Modules

CS-349/CS-M29 Mobile Interaction Design

Credit Points: 10
Contact Hours: 20
Taught: Semester 2
Lecturer: Prof. Jones
Assessment: 30% coursework, 70% written exam (May/June)

Synopsis

This module presents key human computer interaction design issues, methods, tool and techniques in a mobile and ubiquitous systems context. Students will learn how to improve the user interfaces they design and be equipped to develop efficient, effective and satisfying applications for an important, emerging class of computing device. The module will involve students in prototyping and evaluating mobile applications and introduce embedded application development environments.

Syllabus

  • User interface technologies and components;
  • Characteristics of effective user interfaces;
  • Human-factors design and development methodologies;
  • User-centred requirements gathering & analysis;
  • Prototyping & evaluation;
  • Mobile & Embedded programming;
  • Design issues and strategies for (example list): accessing complex functions (menus, modes etc); mobile web browsing and searching; rich media access; and, mobile communities.

  • Learning Outcomes

    Students will gain a thorough understanding of the human-factor issues relating to mobile and ubiquitous computing systems. Students will have a deep knowledge of user-centred software design tools, models and methods.

    Trasferable Skills

    Course encourages "design" based thinking; the high degree of analytical, reflective and critical skills needed for user-centred interactive system development are widely applicable in many other contexts.

    Course Text

    M. Jones and G. Marsden, Mobile Interaction Design, John Wiley & Sons, 2006.

    CS-M19 Interactive System Design

    Credit Points: 10
    Taught: Whole Session
    Lecturer: Prof. Thimbleby
    Assessment: 100% coursework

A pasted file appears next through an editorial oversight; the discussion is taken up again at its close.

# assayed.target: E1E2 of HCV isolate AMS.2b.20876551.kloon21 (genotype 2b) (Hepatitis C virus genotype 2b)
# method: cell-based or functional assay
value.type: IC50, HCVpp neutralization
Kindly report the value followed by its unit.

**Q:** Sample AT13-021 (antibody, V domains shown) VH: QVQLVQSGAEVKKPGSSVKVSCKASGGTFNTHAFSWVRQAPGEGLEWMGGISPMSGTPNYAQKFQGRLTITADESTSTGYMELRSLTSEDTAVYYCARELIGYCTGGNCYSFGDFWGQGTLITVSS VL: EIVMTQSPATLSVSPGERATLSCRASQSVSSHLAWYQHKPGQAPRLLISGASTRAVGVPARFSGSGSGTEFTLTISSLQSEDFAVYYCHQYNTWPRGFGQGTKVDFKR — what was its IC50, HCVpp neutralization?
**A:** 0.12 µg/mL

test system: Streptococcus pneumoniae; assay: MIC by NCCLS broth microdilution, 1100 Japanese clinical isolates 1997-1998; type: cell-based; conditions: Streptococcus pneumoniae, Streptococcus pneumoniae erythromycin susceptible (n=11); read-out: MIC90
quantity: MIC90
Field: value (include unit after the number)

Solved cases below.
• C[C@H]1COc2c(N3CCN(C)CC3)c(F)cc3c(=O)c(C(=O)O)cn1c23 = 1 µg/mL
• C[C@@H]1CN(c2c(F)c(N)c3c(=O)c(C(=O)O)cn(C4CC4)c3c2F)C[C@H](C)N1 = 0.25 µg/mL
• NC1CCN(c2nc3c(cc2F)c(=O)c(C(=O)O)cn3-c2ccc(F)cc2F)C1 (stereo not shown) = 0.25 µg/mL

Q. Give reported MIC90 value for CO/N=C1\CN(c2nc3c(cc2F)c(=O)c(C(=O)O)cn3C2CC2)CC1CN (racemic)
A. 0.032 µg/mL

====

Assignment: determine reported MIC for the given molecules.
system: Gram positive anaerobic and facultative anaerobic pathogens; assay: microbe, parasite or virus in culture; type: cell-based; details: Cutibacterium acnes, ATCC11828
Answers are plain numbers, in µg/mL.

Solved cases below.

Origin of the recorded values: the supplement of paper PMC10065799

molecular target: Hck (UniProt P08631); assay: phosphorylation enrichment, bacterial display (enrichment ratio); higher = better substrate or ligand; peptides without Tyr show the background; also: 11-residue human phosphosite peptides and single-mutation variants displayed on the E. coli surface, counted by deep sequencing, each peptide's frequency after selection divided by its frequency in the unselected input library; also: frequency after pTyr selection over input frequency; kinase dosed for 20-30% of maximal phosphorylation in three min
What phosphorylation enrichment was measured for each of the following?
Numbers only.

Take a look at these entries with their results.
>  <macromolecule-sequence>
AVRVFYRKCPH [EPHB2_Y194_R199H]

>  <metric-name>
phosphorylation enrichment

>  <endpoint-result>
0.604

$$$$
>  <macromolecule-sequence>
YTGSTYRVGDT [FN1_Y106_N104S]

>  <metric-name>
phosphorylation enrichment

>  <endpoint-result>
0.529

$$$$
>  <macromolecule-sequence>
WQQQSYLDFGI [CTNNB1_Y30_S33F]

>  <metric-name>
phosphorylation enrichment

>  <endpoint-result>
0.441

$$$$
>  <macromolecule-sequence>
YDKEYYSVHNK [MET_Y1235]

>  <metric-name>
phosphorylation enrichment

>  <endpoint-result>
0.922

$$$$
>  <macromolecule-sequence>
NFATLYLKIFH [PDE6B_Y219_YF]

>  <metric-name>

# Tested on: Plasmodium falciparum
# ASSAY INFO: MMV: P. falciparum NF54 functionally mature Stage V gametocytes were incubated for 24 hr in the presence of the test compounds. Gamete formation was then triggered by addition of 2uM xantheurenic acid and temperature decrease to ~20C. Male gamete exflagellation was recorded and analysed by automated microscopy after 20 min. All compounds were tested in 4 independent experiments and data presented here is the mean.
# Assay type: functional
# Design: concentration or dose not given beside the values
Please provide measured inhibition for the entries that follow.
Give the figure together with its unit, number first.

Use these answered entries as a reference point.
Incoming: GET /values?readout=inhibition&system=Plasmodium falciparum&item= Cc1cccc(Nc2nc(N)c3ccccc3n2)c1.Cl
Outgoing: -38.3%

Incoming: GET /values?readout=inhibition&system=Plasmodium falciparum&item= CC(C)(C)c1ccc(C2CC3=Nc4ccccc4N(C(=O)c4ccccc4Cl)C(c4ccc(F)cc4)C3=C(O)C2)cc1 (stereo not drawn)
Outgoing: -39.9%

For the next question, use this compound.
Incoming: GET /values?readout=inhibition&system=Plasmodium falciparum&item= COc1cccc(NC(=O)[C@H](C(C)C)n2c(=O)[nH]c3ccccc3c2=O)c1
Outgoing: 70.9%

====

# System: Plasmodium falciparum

Synopsis

    Interactive systems are ubiquitous - from handheld devices, even medical implants, to large systems such as the world wide web. Some systems are safety-critical (such as aircraft flight decks); some are mission-critical (such as ticket machines); some are utilitarian; some are fun. Almost all are badly designed and badly documented - and they cause users problems. Surprisingly, the theory and practice of interactive systems design is not well-developed, and what is known is not widely known. This module reviews the problems and obvious solutions, and shows how information theory, graph theory, finite state machines, and other elementary computer science techniques, when applied well, can make a huge difference. The module has an underlying theme of the social and ethical imperatives why one should make better systems.

    Syllabus

    Part 1: Problems
    Usability, evaluation, error. Review of HCI, classic issues, cognitive psychology.
    Part 2: Theory
    Information theory, Graph theory, FSAs, Markov Models, user manual generation. Defining and programming interactive systems (statecharts etc). Overview of Human Factors theory and issues: ergonomics, affordance, human error, user models.
    Part 3: Solutions
    Larger systems, ethics and design principles.
    Part 4: Research topics
    Classic literature and personalities

    Learning Outcomes

    Students will be able to recognise, critique and (know how to) solve many usability problems in interactive systems; they will be able to design and make reliable interactive systems. Students will have a significant appreciation for 'user centred design' and will know practical means to achieve it, from requirements analysis through to evaluation, as well as technical approaches. They will have a thorough appreciation of the social and ethical framework.